For you, what is the hardest emotion to write about?
Bloody hell, it’s a good question. I could immediately sound really pretentious here so I need to be very careful (laughs). But you know, it’s like me describing how chocolate tastes to me. What does it taste like to you? I don’t know. So I could say a number of emotions and they might be different feelings for someone else. I think the reason why I wanted to write songs is because I began to feel isolation and abandoned and I think loneliness is probably the most common emotion for me.
I hope you don’t feel that way now
(laughs) Why? It’s not bad. I think I’ve been very fortunate in that I have been able to find a vehicle to share my experiences and in times bring about a quelling of those feelings of apartness; however, if you get into it, and I’m not going to say who it is cause it will sound really pretentious if I say who it is, but another artist, a musician that I spoke to once, said, “Look, if we didn’t have that thing, that kind of loneliness and the hole and the emptiness within us, we wouldn’t do it, we wouldn’t want to do it.” So it’s a really odd paradox in the sense that the thing that makes us want to reach out is the thing that also makes us want to isolate. And I’m a very tender, sensitive, vulnerable person at heart.
When Spacehog ended and you became just Royston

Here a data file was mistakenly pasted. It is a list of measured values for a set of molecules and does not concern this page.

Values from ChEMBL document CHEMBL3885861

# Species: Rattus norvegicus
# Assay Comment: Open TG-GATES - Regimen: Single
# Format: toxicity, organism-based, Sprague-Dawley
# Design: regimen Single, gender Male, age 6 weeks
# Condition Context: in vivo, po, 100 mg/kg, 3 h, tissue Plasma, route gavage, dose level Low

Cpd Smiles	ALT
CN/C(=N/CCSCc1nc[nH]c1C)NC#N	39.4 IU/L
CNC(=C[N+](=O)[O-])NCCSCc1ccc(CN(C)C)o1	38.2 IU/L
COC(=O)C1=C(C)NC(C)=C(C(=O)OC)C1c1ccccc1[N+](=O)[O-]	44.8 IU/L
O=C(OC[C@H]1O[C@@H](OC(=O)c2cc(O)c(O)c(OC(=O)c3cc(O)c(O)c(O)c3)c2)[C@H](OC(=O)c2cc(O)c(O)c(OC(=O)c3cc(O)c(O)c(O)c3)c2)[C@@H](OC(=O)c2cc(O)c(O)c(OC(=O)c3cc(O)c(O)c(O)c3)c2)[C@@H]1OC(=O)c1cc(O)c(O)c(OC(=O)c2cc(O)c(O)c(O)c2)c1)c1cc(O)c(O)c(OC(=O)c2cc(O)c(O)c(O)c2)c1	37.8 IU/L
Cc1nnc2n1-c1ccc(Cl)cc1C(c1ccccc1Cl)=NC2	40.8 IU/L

I was still just Royston (laughs). I was always just Royston. When Spacehog ended it was an adjustment. I don’t feel it so much, to be honest, except when maybe I go and play a show or something like that. There’s a kind of armor that comes with a rock band, being in a rock band, and that identity of a thing that I purposely shed so, yeah, there’s an additional vulnerability there. But strangely, I quite like it, because to me it feels more honest in a weird way. Being in a band is, look, I’m a middle-aged guy at this point, it just doesn’t line up for me anymore. Milo, my son, he said something about, “When did you start wearing glasses?” (laughs). It was probably in 2001. I didn’t know I had to wear them. I went for an eye test for a driving license and the optometrist said, “You need glasses.” And it was about the time Spacehog really stopped, which was probably about 2001. It limped around here and there but it really stopped around 9/11, really. And Milo said, “You didn’t used to wear your glasses on the stage.” And I said no but nowadays I do. I’m not trying to be anything other than I am and I certainly don’t feel like I’m a sex symbol or anything like that (laughs). So I don’t really care at this point. I think it’s one of the blessings of getting old. You don’t really care so much anymore, which is amazing (laughs). We’re pretty much all the same, when it comes down to it. Nobody really cares what you do and what anybody else thinks about us is none of our business (laughs).